Elizabeth Maggie Penn

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Different definitions of the uncovered set are commonly, and often interchangeably, used in the literature. If we assume individual preferences are strict over all alternatives, these definitions are equivalent. However, if one or more voters is indifferent between alternatives these definitions may not yield the same uncovered set. This note examines how(More)
I provide a definition of the Banks set, or set of sophisticated voting outcomes, over an infinite policy space and when individual preferences are weak. I also show that the Banks set is a subset of one definition of the uncovered set, but not another. The interpretation of the Banks set in this setting differs from Banks’s original interpretation in the(More)
Depression is a potentially life-threatening disorder affecting millions of people across the globe. It is a huge burden to both the individual and society, costing over £9 billion in 2000 alone: the World Health Organisation (WHO) cited it as the third leading cause of global disability in 2004 (first in the developed world), and project it will be the(More)
This article considers environments in which individual preferences are single-peaked with respect to an unspecified, but unidimensional, ordering of the alternative space. We show that in these environments, any institution that is coalitionally strategy-proof must be dictatorial. Thus, any nondictatorial institutional environment that does not explicitly(More)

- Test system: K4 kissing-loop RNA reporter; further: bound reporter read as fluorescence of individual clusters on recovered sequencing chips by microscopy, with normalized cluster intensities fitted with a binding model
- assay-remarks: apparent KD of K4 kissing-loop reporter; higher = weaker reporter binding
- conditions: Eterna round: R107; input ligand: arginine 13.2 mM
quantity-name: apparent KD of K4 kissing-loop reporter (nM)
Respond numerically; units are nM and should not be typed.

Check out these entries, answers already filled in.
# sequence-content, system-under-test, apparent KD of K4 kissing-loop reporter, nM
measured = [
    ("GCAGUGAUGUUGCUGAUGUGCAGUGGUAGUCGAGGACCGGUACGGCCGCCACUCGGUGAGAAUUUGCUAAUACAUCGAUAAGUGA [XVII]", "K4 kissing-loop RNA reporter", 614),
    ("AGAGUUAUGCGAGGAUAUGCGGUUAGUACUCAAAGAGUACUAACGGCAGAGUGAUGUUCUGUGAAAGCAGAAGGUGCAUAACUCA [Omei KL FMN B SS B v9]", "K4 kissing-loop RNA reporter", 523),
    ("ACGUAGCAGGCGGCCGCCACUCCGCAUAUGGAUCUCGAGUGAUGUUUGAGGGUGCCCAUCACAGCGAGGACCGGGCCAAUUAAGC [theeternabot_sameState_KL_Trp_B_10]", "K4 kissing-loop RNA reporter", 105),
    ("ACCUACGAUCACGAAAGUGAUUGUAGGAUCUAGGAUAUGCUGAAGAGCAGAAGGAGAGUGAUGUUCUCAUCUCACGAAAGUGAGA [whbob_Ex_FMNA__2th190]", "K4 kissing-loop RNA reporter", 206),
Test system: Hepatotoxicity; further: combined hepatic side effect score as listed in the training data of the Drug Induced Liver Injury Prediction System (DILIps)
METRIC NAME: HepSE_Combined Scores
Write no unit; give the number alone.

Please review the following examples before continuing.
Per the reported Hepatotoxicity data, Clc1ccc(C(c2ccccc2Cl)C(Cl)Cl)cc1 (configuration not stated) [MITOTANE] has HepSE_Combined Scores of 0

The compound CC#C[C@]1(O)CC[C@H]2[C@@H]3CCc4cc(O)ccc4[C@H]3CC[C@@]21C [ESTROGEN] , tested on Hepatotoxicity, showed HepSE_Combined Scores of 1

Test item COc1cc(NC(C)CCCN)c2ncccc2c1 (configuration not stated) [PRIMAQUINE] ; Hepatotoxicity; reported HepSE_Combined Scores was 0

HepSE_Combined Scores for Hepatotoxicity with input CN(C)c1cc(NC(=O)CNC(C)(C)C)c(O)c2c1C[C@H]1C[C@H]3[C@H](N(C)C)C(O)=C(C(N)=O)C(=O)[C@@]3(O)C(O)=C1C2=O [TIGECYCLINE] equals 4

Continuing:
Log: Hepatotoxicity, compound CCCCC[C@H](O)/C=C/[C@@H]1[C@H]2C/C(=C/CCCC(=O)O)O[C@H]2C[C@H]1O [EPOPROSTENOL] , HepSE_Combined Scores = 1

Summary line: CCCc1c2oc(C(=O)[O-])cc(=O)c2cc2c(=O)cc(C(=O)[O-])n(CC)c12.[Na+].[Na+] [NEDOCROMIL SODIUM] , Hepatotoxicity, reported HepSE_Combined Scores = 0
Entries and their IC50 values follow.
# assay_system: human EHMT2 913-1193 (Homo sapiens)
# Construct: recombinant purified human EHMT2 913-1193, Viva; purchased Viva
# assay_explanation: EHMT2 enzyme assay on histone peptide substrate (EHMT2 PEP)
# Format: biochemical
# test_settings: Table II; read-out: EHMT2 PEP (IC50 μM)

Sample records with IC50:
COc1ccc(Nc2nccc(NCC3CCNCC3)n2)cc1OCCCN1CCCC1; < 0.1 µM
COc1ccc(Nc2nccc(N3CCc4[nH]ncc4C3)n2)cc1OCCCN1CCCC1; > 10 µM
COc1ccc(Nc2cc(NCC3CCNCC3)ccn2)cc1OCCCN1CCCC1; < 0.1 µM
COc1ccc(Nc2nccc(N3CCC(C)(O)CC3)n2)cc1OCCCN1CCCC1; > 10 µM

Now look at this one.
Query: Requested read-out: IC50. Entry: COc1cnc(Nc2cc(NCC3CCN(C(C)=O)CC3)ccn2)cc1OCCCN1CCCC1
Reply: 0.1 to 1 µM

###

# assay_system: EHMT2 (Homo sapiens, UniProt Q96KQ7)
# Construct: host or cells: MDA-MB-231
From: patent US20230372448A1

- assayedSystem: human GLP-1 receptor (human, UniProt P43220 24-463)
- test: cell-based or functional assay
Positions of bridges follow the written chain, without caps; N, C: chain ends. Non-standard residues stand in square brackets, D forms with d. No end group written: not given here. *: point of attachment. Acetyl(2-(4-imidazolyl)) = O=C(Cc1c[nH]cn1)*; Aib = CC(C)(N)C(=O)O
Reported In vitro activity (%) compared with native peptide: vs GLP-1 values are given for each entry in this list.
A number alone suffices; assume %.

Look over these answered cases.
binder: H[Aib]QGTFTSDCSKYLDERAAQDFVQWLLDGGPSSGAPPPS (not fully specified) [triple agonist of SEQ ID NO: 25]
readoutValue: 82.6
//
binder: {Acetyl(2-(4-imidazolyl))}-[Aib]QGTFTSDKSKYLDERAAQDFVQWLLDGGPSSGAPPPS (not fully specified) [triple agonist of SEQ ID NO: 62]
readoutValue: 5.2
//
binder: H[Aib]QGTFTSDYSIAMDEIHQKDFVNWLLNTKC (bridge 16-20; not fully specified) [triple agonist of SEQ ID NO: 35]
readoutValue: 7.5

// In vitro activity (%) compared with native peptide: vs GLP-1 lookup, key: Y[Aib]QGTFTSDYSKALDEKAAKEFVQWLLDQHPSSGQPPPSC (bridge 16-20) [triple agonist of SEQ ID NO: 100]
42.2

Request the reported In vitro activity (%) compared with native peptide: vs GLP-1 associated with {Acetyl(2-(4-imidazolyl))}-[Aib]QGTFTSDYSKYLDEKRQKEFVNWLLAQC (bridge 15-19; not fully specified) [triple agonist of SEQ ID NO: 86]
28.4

This paper considers manipulation of collective choice – in such environments, a potential alternative is powerful only to the degree that its introduction can affect the collective decision. Using the Banks set (Banks [1985]), we present and characterize alternatives that can, and those that can not, affect sophisticated collective decision making. Along(More)
I present a formal model of the effect of political representation on the formation of group identities using the drafting of the United States Constitution as a case study. I first show the presence of “factions,” or groups with competing interests, to be beneficial in forging a national identity. Next, I use this model to argue that the Great Compromise(More)
Agenda control in legislative bodies is an important and complicated topic. Frequently, the discussion of agenda control is limited to procedures that restrict what may be considered on the floor, as exemplified by “closed rules” in the United States House of Representatives. In this paper, we expand the discussion of agenda control by considering the(More)